Thursday, July 12, 2007

Dead Soldier

Gunny Boy,

The emotional chaos that I've been feeling lately has felt like I'm carrying around a 50 pound backpack on my shoulders. My level of anxiety has increased and I wake up every morning feeling sad for no reason. Insomnia is random, but it occurs on the worst nights possible: the ones where I have very little time to get a good amount of sleep. Getting the 8 needed hours of sleep has become like trying to win at 1 vs. 100. I keep trying to outsmart the heat, my racing mind, and all the other things that seem to keep me from sleeping.

Last Friday, I was having a great day and decided to leave work early to do some shopping. I went to the mall to hit the cosmetics counter. As I was walking through the main thoroughfare, deftly weaving between all the muffintop-bearing tweens, I saw the store your mom works at. She was there. I stood outside the store for a few minutes in a fit of panic, aching to go in and talk with her. I found plenty of excuses not to go in, but ignored them.

The last time I saw her was at your funeral. Tiffany stood by her side as they mourned. Friday she was different. The last four months of grief has darkened her hair, and darkened her eyes. She spoke of you with emotions trembling in her voice. I sensed she was screaming inside as she had been from the beginning, "WHY IS THIS HAPPENING?" Only now, I think life is so difficult for her in that she has lost control of everything she once held so tightly.

She said she and Tiffany had been discussing what should happen with you things and Tiffany can't let go. They had a fight and haven't talked in weeks. She said your little girl's mother, Heather, has managed to prevent anyone from getting any of the insurance settlements because she procured a lawyer the day after your death and all the money has gone to pay legal fees. I discovered that we aren't the only ones who've embraced referring to Heather as, "white trash." She said your little bro feels like he is half a person. They celebrated his birthday in Portland. His first birthday without you.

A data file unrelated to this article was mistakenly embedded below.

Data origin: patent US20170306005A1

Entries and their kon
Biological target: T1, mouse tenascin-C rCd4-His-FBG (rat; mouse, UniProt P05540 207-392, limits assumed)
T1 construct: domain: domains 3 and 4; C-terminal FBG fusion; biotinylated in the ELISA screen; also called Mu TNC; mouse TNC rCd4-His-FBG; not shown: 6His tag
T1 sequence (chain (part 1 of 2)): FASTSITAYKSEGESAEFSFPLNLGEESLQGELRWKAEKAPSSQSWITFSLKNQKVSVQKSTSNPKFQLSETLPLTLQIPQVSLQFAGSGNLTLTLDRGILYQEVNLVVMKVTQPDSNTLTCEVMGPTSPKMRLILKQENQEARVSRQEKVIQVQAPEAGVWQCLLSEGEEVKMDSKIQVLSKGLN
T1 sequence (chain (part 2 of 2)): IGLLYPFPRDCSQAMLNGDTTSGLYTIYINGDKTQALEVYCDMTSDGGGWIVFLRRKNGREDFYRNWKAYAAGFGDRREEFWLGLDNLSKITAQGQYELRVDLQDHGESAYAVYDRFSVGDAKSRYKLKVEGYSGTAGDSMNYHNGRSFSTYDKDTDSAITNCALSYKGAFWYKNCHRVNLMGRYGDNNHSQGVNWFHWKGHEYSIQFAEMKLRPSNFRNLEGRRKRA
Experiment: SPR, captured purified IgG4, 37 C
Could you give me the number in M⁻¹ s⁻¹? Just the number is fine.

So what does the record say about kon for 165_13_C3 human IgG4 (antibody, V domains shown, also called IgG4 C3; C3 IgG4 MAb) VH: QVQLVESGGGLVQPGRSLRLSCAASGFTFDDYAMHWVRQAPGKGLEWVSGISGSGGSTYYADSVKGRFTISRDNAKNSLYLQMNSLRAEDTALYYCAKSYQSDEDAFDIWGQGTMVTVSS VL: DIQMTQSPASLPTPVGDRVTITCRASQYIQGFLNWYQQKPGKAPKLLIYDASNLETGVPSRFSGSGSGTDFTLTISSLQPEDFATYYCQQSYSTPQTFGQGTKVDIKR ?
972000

She thanked me. She asked for a hug. I told her how we missed her baby boy and how honored I felt to have been such a huge part of your life for so long. I laugh at my memories of you and all of your antics. I laugh to think about how at night, I would sneak into your space at work when you were at break, and change the music from Tool to Barry Manilow, and then sneak out. One night, you finally caught me. I thought of the emails we'd send on work time. Me saying, "your village called. They need their idiot back," and you responding with, "the lab called. Your brain is ready."

She said there was a marker on your grave finally. On my way home, I parked in an alley and made my way over to the cemetery to see it. "Operation Eduring [sic] Freedom," was printed on the plain stone marker. No eagle, globe and anchor as had been requested. Your mom was upset over the misspelling and the blatant neglect that had gone into the preparation of the headstone and I now feel her anger.

Last night I was having dinner with friends and as I made my way to the bathroom, a new memory of you came to mind that made me laugh. Then in the middle of the night, I woke up trying to remember it but I had lost it. How can something so important be so fleeting?

A few weeks ago I saw your stepmother. I asked her how she was and she was struggling as well. I spent your birthday thinking about you but not talking about it.

Living through this, this strange experience of death, has left me confused and anxious. But it's difficult to talk about it because I can't explain myself. Four months is a long time to feel confused, but I can't make it go away. People say that it's okay to be confused, and that it will go away in its own time. But, I don't feel like I have the right to be confused anymore. For some reason, I think I lost that right when I chose to be private in my grief, and not open up to those that care about me. You would have seen through that and you would have known.

It's in those rare moments of complete, all-consuming confusion, that I slowly begin to realize exactly what it is that I've lost.